Publish to the registry

You can then trigger a new build of the package and follow progress in the live build output window of Habitat Builder. You’ll see a container being built and pushed to the registry.

Publish to the registry

Repeat these steps for the mysql package with a plan file at mysql/ You can verify that the packages have been pushed using the az command-line.

Verify Registry Contents

$ az acr repository list --name habitatregistry

Deploy the Habitat Operator to Kubernetes

The Habitat Operator for Kubernetes is the recommended way to integrate Habitat and Kubernetes into a unified whole. It leverages the Kubernetes API to unify communication between your Kubernetes clusters and Habitat Builder as it builds and manages your applications, and enables you to use both kubectl and the hab cli and keep all of your components in sync.

The following Kubernetes Deployment object installs the Habitat Operator in our cluster.


apiVersion: extensions/v1beta1
kind: Deployment
  name: habitat-operator
  replicas: 1
        name: habitat-operator
      - name: habitat-operator
        image: habitat/habitat-operator:v0.6.1

Verify deployment of Habitat Operator

$ kubectl apply -f habitat-operator.yml
deployment.extensions "habitat-operator" created
$ kubectl get pods
NAME                                READY     STATUS    RESTARTS   AGE
habitat-operator-854d7dc494-jnf7n   1/1       Running   0          10s

Deploy your application to AKS

Finally we’re ready to deploy our application. Our example WordPress application consists of two components – the WordPress server and the backend MySQL database. The following Kubernetes configuration will:

  • Create a Kubernetes secret with our MySQL credentials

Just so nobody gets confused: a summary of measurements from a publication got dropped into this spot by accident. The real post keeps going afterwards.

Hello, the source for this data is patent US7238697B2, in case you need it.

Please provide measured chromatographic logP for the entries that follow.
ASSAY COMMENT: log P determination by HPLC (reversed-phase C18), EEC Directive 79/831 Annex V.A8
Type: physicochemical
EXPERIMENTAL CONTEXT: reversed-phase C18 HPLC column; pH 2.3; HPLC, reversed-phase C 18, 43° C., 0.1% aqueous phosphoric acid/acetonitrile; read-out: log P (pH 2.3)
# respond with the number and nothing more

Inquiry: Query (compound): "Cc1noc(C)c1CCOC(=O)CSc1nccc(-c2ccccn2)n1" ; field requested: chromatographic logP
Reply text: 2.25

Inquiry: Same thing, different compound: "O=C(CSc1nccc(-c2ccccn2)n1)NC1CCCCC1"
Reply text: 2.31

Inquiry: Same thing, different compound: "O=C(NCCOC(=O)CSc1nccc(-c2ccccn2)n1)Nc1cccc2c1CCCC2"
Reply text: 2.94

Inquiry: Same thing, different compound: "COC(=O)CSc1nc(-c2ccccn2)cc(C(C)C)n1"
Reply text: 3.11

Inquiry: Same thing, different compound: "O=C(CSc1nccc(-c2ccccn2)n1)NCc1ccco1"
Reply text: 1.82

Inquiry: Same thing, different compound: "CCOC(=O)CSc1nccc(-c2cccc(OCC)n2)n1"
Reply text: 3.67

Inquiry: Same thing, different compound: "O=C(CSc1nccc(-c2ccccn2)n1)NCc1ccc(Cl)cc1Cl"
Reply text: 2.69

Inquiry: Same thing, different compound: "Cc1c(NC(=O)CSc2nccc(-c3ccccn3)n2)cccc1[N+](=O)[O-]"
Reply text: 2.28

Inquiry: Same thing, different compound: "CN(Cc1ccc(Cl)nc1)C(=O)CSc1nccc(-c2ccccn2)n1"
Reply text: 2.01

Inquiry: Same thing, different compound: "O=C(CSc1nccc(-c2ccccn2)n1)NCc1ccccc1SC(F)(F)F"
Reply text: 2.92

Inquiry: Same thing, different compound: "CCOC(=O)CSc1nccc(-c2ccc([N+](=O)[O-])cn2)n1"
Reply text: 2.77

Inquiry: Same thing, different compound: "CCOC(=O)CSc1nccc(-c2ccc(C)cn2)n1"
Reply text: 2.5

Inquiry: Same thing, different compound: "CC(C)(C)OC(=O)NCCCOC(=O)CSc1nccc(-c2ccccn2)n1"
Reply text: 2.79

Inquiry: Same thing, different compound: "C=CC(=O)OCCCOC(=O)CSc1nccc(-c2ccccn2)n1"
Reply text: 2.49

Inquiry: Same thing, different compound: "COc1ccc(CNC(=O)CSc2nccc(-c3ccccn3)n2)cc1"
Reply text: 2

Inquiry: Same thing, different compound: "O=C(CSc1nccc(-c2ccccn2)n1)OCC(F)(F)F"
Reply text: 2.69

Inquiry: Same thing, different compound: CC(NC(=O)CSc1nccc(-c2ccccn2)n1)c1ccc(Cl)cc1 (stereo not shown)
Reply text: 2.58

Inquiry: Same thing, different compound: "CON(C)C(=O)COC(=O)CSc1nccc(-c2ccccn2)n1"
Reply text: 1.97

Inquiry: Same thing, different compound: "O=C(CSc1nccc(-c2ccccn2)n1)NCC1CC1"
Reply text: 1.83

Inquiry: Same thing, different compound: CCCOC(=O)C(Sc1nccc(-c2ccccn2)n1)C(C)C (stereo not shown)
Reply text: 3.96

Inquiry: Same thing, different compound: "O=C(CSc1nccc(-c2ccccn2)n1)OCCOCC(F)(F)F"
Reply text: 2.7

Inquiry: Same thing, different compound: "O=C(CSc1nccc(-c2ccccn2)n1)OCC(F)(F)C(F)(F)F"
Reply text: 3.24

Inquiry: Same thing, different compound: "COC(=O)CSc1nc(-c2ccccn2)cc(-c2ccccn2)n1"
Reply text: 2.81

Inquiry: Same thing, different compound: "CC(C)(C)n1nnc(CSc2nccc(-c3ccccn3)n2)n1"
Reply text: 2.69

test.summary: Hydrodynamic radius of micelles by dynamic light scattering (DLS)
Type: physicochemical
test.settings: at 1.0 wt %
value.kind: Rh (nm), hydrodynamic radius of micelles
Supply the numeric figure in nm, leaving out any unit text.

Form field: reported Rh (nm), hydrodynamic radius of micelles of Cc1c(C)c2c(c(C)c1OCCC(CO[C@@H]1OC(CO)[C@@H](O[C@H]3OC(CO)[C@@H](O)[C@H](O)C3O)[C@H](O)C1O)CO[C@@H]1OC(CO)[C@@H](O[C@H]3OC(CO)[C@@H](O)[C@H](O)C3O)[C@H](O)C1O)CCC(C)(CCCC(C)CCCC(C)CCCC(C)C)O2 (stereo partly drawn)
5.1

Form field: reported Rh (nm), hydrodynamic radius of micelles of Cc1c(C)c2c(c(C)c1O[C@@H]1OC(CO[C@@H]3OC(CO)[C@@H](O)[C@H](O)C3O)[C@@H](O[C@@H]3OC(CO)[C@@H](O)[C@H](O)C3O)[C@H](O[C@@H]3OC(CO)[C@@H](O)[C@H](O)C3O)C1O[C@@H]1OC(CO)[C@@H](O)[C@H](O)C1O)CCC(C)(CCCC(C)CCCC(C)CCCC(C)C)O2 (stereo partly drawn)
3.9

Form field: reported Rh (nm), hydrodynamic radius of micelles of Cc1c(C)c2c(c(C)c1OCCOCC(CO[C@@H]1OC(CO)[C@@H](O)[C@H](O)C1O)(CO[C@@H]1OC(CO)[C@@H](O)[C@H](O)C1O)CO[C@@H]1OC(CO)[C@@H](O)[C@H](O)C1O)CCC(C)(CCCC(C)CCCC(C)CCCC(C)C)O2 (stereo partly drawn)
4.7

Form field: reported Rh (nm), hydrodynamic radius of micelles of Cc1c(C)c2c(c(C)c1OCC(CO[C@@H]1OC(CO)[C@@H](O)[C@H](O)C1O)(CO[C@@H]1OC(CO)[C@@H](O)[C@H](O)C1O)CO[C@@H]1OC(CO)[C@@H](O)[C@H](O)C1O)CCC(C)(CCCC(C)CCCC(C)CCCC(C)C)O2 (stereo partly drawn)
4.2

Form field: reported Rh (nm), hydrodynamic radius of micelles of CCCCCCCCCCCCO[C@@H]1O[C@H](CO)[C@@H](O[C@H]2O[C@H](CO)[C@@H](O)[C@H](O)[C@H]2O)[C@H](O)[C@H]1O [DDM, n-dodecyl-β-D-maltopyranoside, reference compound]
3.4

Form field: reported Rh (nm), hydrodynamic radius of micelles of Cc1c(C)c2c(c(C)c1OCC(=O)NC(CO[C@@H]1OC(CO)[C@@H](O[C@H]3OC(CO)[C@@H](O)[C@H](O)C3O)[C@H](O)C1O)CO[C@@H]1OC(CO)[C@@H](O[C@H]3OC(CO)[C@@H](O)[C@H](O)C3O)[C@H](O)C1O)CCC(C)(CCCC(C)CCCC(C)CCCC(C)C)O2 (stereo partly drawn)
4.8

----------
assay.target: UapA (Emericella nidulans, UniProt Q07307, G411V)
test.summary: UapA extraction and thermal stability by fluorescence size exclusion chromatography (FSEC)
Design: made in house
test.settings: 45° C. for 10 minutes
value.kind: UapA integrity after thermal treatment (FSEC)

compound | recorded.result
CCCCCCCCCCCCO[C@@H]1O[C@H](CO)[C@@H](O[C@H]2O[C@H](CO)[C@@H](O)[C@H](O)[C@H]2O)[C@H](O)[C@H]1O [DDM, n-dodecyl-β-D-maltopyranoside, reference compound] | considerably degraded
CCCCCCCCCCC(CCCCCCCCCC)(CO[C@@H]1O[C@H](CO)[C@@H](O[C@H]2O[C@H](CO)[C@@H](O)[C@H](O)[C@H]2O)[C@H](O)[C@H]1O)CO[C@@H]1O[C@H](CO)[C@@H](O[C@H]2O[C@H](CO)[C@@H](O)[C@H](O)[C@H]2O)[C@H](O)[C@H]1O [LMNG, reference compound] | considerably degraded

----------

• Deploy two Habitat packages (habitat/wordpress and habitat/mysql) from ACR
  • Setup a Kubernetes load balancer to export our wordpress application port.


apiVersion: v1
kind: Secret
  name: mysql-user-toml
type: Opaque
  # Each item needs to be base64-encoded.
  # Plain text content:
  #   app_username="wordpress"
  #   app_password="ThisIsSecret"
  #   bind=''
  user.toml: YXBwX3VzZXJuYW1lPSJ3b3JkcHJlc3MiCmFwcF9wYXNzd29yZD0iVGhpc0lzU2VjcmV0IgpiaW5kPScwLjAuMC4wJwo=
kind: Habitat
  name: wordpress-db
customVersion: v1beta2
    count: 1
      name: mysql
      topology: standalone
      configSecretName: mysql-user-toml
kind: Habitat
  name: wordpress-app
customVersion: v1beta2
    count: 1
      name: wordpress
      topology: standalone
        - name: database
          service: mysql
          group: default
apiVersion: v1
kind: Service
  name: wordpress-lb
  type: LoadBalancer
  - name: web
    port: 80
    targetPort: 80
    habitat-name: wordpress-app

Again we deploy this using kubectl apply. After a few minutes both pods should be running:

Verify deployment of the WordPress application and database pods

$ kubectl apply -f deploy-wordpress.yml
secret "mysql-user-toml" created "wordpress-db" created "wordpress-app" created
service "wordpress-lb" created
$ kubectl get pods
NAME                                READY     STATUS    RESTARTS   AGE
habitat-operator-854d7dc494-jnf7n   1/1       Running   0          2m
wordpress-app-0                     1/1       Running   0          2m
wordpress-db-0                      1/1       Running   0          2m

We can retrieve the external IP of the load balancer from Kubernetes:

Check for load balancer details

$ $ kubectl get service wordpress-lb --watch
NAME           TYPE           CLUSTER-IP   EXTERNAL-IP     PORT(S)        AGE
wordpress-lb   LoadBalancer   80:32336/TCP   8m

And finally we can check that WordPress is up and running on the external IP.

Running Application


In this walkthrough you saw how to setup Habitat Builder, Azure Container Registry and Azure Container Services,creating a complete continuous deployment pipeline for your application. This pattern can applied to any application packaged with Habitat creating a standard mechanism for you to run all your applications.

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James Casey

James Casey is the VP of Partner Integration at Chef.